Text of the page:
The Holiday Bosses themselves do still serve a purpose as providers of easy gear (most notably Trinkets) so no need to scrape them all together.

  4. You can actually level all the way making turkey to 430. Yes, even though it's greyed out.

    Almost done; finally got Food fight!

  5. The problem I see with cooking, as you pointed out, it's out of sync with the character leveling. But even in the old times was out of sync. You start leveling it (before the spice bread was added) and get to a point where the mats aren't in any zone you can play safely. It either requires a lot of travelling or venturing into areas higher than your char, so getting these mats is almost suicidal. Blizz should revise the recipes and make sure you can level comfortably without having to cross continents.

    Redbeard: Food Fight it's quite easy once you know the trick. click on an occupied chair (not the character). Press 1 to throw the food at the dish. First time (if the food isn't already present in the dish), that character will be able to eat that food without needing to sit in your place. Then press 1 again and since they already have that food int he dish, the food will bounce off, granting the Food Fight achi. it only works if the chair is occupied by someone. Otherwise the food will bounce off without results.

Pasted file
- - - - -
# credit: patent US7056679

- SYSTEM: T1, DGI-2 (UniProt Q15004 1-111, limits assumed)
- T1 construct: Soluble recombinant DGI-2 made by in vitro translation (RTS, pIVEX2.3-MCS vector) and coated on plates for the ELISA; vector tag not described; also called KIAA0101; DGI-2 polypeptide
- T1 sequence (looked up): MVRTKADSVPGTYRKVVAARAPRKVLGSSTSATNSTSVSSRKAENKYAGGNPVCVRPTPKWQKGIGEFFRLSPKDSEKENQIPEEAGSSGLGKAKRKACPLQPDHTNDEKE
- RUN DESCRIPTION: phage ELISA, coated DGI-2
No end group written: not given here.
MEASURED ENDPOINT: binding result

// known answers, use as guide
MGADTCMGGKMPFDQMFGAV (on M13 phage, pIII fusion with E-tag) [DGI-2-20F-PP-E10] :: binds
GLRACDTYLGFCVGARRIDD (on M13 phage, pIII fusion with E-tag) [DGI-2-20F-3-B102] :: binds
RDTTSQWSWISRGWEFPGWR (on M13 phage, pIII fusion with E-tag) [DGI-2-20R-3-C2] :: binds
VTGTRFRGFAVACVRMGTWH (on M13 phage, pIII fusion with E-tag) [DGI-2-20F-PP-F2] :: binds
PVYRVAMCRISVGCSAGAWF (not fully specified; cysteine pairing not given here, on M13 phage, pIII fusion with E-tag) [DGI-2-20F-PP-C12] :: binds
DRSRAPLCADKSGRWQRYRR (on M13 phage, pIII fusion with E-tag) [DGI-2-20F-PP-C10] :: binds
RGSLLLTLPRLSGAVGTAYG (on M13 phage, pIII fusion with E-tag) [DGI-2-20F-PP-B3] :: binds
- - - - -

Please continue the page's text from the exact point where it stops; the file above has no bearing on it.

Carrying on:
6. Keep in mind most of my CBM guides are all about efficiency - I didn't mean to sting! D:

    For me, I leveled Cooking on my main the old fashioned way - with Fishing. I spent several days just catching up my secondary skills, fishing, cooking, fishing some more, cooking some more. I remember Poached Sunscale Salmon as my buff food of choice there for a while - it restores health, for crying out loud, it MUST be good for a warlock! - and I got to see a lot of Azeroth that I'd missed along the way.